Over the last fifteen-plus years, producer Francis Falceto’s Éthiopiques CD series has uncovered the rich history of Ethiopian jazz and pop music of the 1960s and ‘70s, making record-collector stars of artists like jazz musicians Alemayehu Eshete and Mulatu Astatke. As with any rediscovered sound, younger American musicians have inevitably latched on and founded their own bands to mine the same vein. The best known of the Stateside Ethiopian-groove ensembles is Boston’s Debo Band, which hints at the sound of the Washington D.C.-based Feedel Band, which plays World Café Live on tonight. The group features Addis Ababa-born saxophonist Moge Habte, an alumni of the Walias Band, a renowned EthioJazz band that played a fusion of Ethiopian jazz and two-fisted American funk of the James Brown/Junior Walker school. The Feedel Band treads some of that same territory, while also absorbing elements of straight ahead jazz, reggae and jam band grooves that make them a distinctly U.S. hybrid. Go here for tickets and more information about the show.
Author Archives: Shaun Brady
If thrash had a Mount Rushmore, Anthrax would definitely be represented – and would be the head wearing the clown nose. Alone among the otherwise deadly serious Big Four – Metallica, Megadeth and Slayer rounding out the pantheon – Anthrax had a sense of humor, whether dashing around the stage in an enormous Indian headdress or releasing goofy rap/metal novelty mash-ups like “I’m the Man.”
So it’s not terribly surprising to see lead guitarist Scott Ian going the spoken word route, following in the footsteps of musicians-turned-mouthpieces like Henry Rollins. Ian has long been the band’s de facto spokesman, with his brash Queens accent and trademark beard, looking like a badger has burrowed its way into his chin, leaving only its tail exposed. On his “Speaking Words” tour, which stops at World Café Live tonight, he promises a blend of stand-up comedy, road stories, and confessional. As a member of a band that’s seen its share of turmoil, got wrapped up in post-9/11 hysteria by virtue of its name, and dedicated itself to making Slayer laugh onstage, he should have plenty to talk about.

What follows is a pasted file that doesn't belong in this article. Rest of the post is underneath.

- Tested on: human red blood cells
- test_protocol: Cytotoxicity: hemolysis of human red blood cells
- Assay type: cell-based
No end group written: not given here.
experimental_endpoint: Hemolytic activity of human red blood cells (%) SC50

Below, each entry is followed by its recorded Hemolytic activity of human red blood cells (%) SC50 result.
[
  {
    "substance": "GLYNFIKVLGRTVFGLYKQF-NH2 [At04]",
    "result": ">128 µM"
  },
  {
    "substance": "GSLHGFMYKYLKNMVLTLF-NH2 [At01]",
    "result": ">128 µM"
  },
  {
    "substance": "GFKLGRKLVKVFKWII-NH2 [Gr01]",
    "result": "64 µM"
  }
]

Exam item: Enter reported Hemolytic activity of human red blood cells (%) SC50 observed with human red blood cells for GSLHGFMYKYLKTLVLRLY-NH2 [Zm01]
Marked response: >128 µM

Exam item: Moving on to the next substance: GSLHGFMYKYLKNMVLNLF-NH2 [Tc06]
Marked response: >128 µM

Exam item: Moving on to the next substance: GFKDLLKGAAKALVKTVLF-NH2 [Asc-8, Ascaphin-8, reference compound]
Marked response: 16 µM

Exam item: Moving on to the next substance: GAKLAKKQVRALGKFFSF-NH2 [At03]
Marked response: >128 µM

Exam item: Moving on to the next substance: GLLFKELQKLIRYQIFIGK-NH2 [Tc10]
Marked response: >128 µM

The album was created using a synthesizer built by pioneering instrument maker Donald Buchla, so Nonesuch turned to his leading peer, Robert Moog, in search of a follow-up. Moog referred the label to a young Philadelphia composer named Andrew Rudin, who had been instrumental in bringing Moog to the University of Pennsylvania. Rudin used the commission to create Tragoedia, a four-movement piece inspired by the four fundamental emotional processes of Greek tragedy.
The 1969 album met with critical acclaim (High Fidelity Magazine’s Alfred Frankenstein proclaimed, “In Andrew Rudin’s hands the electronic idiom finally comes of age”) but soon was lost in relative obscurity as the art form rapidly and bountifully evolved. Tonight at the Rotunda, Bowerbird will present “Meeting Moog,” a concert portrait of Rudin’s early electronic music featuring Tragoedia with a live video accompaniment by Rudin’s former student Peter Price. The program will also include two earlier works, Il Giuoco (1966) and Paideia (1967), both of which are accompanied by films created by the composer.